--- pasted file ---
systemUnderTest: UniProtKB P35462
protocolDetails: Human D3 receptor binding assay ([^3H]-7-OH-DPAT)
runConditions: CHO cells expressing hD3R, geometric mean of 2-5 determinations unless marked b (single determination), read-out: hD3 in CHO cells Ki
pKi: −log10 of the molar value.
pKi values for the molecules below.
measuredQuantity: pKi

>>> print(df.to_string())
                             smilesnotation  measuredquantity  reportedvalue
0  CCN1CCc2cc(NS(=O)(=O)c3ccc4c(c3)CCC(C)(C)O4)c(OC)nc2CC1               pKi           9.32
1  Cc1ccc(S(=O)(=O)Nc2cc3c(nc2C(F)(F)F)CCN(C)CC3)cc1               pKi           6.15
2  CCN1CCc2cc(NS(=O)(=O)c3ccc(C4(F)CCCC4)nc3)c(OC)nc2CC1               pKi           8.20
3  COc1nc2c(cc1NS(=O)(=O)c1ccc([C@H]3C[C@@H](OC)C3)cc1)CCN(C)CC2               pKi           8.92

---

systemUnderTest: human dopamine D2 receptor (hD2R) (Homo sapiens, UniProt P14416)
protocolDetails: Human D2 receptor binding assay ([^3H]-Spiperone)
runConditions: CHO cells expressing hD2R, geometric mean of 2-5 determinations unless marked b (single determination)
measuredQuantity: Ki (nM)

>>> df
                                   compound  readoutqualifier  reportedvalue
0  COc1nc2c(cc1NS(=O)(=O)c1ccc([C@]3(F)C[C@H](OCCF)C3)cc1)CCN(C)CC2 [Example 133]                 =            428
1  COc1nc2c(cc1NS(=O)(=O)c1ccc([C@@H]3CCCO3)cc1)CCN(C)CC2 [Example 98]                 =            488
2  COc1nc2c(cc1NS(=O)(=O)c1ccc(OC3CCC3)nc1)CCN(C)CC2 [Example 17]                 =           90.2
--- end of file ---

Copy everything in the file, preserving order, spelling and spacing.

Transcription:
systemUnderTest: UniProtKB P35462
protocolDetails: Human D3 receptor binding assay ([^3H]-7-OH-DPAT)
runConditions: CHO cells expressing hD3R, geometric mean of 2-5 determinations unless marked b (single determination), read-out: hD3 in CHO cells Ki
pKi: −log10 of the molar value.
pKi values for the molecules below.
measuredQuantity: pKi

>>> print(df.to_string())
                             smilesnotation  measuredquantity  reportedvalue
0  CCN1CCc2cc(NS(=O)(=O)c3ccc4c(c3)CCC(C)(C)O4)c(OC)nc2CC1               pKi           9.32
1  Cc1ccc(S(=O)(=O)Nc2cc3c(nc2C(F)(F)F)CCN(C)CC3)cc1               pKi           6.15
2  CCN1CCc2cc(NS(=O)(=O)c3ccc(C4(F)CCCC4)nc3)c(OC)nc2CC1               pKi           8.20
3  COc1nc2c(cc1NS(=O)(=O)c1ccc([C@H]3C[C@@H](OC)C3)cc1)CCN(C)CC2               pKi           8.92

---

systemUnderTest: human dopamine D2 receptor (hD2R) (Homo sapiens, UniProt P14416)
protocolDetails: Human D2 receptor binding assay ([^3H]-Spiperone)
runConditions: CHO cells expressing hD2R, geometric mean of 2-5 determinations unless marked b (single determination)
measuredQuantity: Ki (nM)

>>> df
                                   compound  readoutqualifier  reportedvalue
0  COc1nc2c(cc1NS(=O)(=O)c1ccc([C@]3(F)C[C@H](OCCF)C3)cc1)CCN(C)CC2 [Example 133]                 =            428
1  COc1nc2c(cc1NS(=O)(=O)c1ccc([C@@H]3CCCO3)cc1)CCN(C)CC2 [Example 98]                 =            488
2  COc1nc2c(cc1NS(=O)(=O)c1ccc(OC3CCC3)nc1)CCN(C)CC2 [Example 17]                 =           90.2